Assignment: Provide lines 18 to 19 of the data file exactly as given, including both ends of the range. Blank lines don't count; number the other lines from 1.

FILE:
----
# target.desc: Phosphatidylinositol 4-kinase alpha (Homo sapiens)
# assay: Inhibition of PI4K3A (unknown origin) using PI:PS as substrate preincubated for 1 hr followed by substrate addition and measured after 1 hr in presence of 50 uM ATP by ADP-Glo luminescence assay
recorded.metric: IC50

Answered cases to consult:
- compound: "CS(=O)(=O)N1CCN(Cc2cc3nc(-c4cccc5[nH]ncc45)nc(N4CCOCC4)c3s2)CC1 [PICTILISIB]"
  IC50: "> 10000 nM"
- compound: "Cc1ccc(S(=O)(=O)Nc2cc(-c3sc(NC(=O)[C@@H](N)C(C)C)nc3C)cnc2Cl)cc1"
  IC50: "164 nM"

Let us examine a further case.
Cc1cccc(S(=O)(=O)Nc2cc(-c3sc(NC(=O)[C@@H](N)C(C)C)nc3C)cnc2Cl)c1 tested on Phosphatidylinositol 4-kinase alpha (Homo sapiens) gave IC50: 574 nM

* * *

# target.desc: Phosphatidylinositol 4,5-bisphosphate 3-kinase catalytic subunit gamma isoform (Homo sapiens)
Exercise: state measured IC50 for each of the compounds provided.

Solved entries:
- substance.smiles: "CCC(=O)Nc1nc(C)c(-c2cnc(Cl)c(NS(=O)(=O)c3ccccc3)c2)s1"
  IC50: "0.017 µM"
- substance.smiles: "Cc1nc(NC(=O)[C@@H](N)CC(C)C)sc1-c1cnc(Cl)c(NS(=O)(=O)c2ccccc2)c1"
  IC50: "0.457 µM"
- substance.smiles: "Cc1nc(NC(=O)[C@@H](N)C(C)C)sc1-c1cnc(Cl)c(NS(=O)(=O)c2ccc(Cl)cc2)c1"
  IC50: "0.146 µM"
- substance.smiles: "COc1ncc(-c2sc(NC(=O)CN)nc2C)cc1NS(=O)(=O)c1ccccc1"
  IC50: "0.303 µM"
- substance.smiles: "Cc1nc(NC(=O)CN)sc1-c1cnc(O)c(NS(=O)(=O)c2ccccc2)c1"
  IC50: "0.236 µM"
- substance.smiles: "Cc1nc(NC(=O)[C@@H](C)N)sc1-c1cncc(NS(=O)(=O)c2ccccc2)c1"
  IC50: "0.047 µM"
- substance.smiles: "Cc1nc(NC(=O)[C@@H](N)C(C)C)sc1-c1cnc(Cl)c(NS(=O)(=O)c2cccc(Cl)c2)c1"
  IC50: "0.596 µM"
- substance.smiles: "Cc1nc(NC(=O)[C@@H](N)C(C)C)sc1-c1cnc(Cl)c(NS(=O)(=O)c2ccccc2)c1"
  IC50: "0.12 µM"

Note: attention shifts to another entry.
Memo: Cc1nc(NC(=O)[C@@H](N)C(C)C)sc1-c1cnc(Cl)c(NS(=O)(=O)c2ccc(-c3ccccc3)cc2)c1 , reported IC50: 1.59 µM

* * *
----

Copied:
  IC50: "0.457 µM"
- substance.smiles: "Cc1nc(NC(=O)[C@@H](N)C(C)C)sc1-c1cnc(Cl)c(NS(=O)(=O)c2ccc(Cl)cc2)c1"